2012-06-14 / Front Page
‘Shear’ genius: Local alpaca farmers spin fiber into gold
Bob Goldman and Liz Monteverde raise alpacas on their home farm
Goldman and Liz Monteverde own six alpacas on 4.6 acres of land behind their home, breeding the SouthAmerican camelids for their fiber, which can be spun and made into knitted and woven items, similar to wool.
“It’s really soft,” said the North Brunswick Township High School science teacher. “It’s a lighter weight, softer and warmer. A $40 sweater from sheep’s wool could be $140 from an alpaca. The quality is so much better.”
Goldman and Monteverde had heard about alpacas on a television commercial and decided to buy one, figuring it could be a good investment.
They visited several farms and decided to buy Callie, the mother of Duane, one of their current alpacas, about two years ago.
They then went and bought Three Socks. Three Socks came from Jersey Breeders in Tabernacle. When Three Socks was bred with Apollo’s Fire, from Flying Pony in Pennsylvania, Sweet Melissa was born; Sweet Melissa, who is named after an Allman Brothers’ song, is living at the Upper Freehold farm.
Goldman was looking for a granddaughter from Quechua, since he was considered to be the most influential sire from Snowmass Alpacas in Idaho, who is considered by many to be the most outstanding breeder in the world. Quechua’s Heartbeats Again — nicknamed Goldie after Kicky Betts Goldtop guitar — who was born last August, came from Creekside Hollow. She is the daughter of Quechua’s Heartbeats, who also came from Snowmass. As a side note, one of Quechua’s sons, Matrix, was one of the most expensive alpacas ever sold, fetching $675,000. Ernie was then purchased, with Artie coming next as a surprise Valentine’s Day gift, both from Dancing Horse Farm.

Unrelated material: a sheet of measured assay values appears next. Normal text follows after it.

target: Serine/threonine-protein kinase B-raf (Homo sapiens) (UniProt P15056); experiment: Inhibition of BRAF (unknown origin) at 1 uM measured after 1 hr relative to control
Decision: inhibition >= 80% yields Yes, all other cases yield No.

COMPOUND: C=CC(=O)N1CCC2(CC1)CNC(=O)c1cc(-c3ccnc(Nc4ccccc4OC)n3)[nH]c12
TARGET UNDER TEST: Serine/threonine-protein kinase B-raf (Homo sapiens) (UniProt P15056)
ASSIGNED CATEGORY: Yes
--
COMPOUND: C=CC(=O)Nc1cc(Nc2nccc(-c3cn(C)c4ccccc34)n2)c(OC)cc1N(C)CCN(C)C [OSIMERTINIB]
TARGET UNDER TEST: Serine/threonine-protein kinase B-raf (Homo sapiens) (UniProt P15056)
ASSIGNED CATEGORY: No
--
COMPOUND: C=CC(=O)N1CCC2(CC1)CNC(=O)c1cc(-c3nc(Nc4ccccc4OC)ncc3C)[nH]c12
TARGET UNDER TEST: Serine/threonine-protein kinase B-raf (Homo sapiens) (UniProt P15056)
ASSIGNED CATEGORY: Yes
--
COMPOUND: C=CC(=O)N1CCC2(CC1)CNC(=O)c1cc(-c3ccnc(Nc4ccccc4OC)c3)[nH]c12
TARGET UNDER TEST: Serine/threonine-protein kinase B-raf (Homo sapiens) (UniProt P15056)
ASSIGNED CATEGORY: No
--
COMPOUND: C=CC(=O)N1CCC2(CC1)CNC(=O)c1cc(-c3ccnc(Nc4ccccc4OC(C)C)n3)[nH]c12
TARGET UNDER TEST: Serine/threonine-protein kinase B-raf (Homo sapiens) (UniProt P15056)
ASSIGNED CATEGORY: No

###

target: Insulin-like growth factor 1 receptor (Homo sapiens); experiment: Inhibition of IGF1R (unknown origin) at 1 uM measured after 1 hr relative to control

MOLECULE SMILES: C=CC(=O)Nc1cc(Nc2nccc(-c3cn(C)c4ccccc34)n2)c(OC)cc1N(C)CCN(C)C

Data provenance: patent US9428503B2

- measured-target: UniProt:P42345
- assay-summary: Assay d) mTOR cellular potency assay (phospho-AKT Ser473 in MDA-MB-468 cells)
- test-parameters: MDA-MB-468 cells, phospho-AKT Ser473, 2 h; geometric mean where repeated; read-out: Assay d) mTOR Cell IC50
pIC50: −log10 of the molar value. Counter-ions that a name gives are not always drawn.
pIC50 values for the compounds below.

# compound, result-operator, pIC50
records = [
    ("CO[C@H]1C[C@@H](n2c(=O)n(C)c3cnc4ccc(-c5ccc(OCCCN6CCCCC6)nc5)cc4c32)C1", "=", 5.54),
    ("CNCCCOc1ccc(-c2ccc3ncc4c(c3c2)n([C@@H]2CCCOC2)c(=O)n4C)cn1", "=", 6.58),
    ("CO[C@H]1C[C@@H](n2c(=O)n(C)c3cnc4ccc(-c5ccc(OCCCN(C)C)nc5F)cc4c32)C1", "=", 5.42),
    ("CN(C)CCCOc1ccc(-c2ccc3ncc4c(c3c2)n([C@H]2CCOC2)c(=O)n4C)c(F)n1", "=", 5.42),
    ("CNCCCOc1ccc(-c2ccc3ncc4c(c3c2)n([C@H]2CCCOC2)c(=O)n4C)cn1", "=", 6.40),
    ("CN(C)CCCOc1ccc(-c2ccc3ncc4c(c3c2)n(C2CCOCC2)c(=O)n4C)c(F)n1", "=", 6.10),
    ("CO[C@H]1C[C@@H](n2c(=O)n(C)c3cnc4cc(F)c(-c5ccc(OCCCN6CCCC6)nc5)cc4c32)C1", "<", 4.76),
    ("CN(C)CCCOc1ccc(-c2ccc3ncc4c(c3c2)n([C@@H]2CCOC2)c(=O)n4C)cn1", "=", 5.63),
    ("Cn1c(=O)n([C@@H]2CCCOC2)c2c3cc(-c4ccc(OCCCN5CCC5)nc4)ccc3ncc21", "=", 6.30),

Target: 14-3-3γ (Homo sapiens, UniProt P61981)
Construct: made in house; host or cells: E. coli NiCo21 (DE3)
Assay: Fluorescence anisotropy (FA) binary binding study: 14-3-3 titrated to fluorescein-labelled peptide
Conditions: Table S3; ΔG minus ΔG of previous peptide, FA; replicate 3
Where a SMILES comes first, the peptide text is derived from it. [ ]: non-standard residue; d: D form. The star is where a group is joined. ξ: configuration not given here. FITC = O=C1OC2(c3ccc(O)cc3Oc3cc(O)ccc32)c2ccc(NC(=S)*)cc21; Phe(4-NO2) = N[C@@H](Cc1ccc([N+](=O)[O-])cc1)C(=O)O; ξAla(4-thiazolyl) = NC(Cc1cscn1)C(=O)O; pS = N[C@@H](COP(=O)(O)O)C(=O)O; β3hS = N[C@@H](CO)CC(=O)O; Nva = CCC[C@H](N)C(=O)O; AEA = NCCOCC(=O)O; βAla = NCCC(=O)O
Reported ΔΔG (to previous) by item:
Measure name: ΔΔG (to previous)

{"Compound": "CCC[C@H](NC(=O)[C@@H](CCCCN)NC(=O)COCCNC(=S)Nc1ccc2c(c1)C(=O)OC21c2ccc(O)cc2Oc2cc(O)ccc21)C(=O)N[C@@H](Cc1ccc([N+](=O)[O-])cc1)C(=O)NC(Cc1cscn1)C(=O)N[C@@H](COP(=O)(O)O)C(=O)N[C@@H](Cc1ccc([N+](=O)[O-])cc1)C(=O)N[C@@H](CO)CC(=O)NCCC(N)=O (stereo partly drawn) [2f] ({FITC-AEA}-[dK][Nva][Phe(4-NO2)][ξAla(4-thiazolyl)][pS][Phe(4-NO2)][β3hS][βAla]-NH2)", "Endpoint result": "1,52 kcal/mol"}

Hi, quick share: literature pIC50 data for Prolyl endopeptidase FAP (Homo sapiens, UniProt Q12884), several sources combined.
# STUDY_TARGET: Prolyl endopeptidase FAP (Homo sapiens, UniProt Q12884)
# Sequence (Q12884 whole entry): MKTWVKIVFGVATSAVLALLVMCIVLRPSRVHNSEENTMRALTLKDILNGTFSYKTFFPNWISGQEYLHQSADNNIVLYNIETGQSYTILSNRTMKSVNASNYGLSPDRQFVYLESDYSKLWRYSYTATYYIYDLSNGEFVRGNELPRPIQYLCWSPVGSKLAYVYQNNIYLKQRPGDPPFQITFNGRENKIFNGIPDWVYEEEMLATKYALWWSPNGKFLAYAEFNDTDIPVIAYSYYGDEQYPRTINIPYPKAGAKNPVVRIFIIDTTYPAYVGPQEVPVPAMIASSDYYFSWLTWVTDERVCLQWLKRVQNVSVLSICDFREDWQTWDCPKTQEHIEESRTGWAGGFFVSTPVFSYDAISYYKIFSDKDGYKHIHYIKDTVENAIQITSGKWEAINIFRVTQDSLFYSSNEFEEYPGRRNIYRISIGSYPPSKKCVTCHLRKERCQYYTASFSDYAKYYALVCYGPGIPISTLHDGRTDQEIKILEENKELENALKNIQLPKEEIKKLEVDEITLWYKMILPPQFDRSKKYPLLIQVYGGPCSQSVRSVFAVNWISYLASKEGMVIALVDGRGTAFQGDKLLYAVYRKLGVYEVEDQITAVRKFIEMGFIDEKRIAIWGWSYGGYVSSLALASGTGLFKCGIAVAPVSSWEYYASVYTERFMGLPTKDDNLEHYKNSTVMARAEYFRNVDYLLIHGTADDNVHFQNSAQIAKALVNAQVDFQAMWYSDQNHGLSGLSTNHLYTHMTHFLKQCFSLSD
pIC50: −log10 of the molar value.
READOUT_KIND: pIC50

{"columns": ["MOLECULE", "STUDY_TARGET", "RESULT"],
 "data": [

The alpacas are sheared once a year, with the prime location being their body, with fleece from their legs and neck being secondary. White is the most common, but they come in 22 colors, including tan and brown as well. The fleece can be dyed to any color.
“Imagine wearing the 10 warmest sweaters you’ve ever worn in your life. They’ve got that on them,” Goldman said.
Alpacas are sold to other breeders to keep the bloodline going. Goldman said no more alpaca imports are allowed into the United States.
Female alpacas are fit for breeding at 18 months, though Goldman is waiting until they are each 2 years old. Goldie has four breedings set up, either to Royal Asset or Samba, and to Frisky of Dancing Horse. Sweet Melissa will have her first of three breedings scheduled with Royal Exposure of Jersey Breeders, who is the son of Matrix.
Artiewill then be bred to Three Socks after she gives birth to the baby she is currently carrying. The gestational period is 11 months, but they can be impregnated again about two weeks after giving birth. Three Socks is awaiting the birth of her child from Talladega Nights, whose father is Bueno, an alpaca who commands $10,000 to be bred to because his fleece is so valuable.
Breedings can range from $500 to $10,000, Goldman said.
Besides being profitable for their fleece — and actually for their excrement, which is used as fertilizer — they also are cool as yard mates. They are pack animals, and generally get along well together. They boys neck wrestle, roll around and sometimes kick.
They are also affectionate toward people, Goldman said, but can be shy and afraid.
“They’re curious but sweet,” Goldman said of the pack, who likes to give kisses and be petted, much like a dog.
They are very low maintenance, Goldman said, requiring grass to graze, and some grain, which costs $25 per bag. They need to be wormed once amonth [“That’s not fun,” Goldman quipped] and their toenails need to be clipped.
They stay outside and are comfortable in cold weather and at night, so are more sensitive to the hot summer days.
“This is what they do,” Goldman said during a tour of his Eat a Peach Alpaca farm, named after an Allman Brothers album. “They eat grass and stare at people.”
Alpaca fur is their most important component, but their body structure, teeth and genitalia are evaluated as well during shows. The girls will be shown soon, and Ernie and Artie have been already been shown.
For more information on Eat a Peach, visit openherd.com/farms/2757/eat-a-peach-alpacas.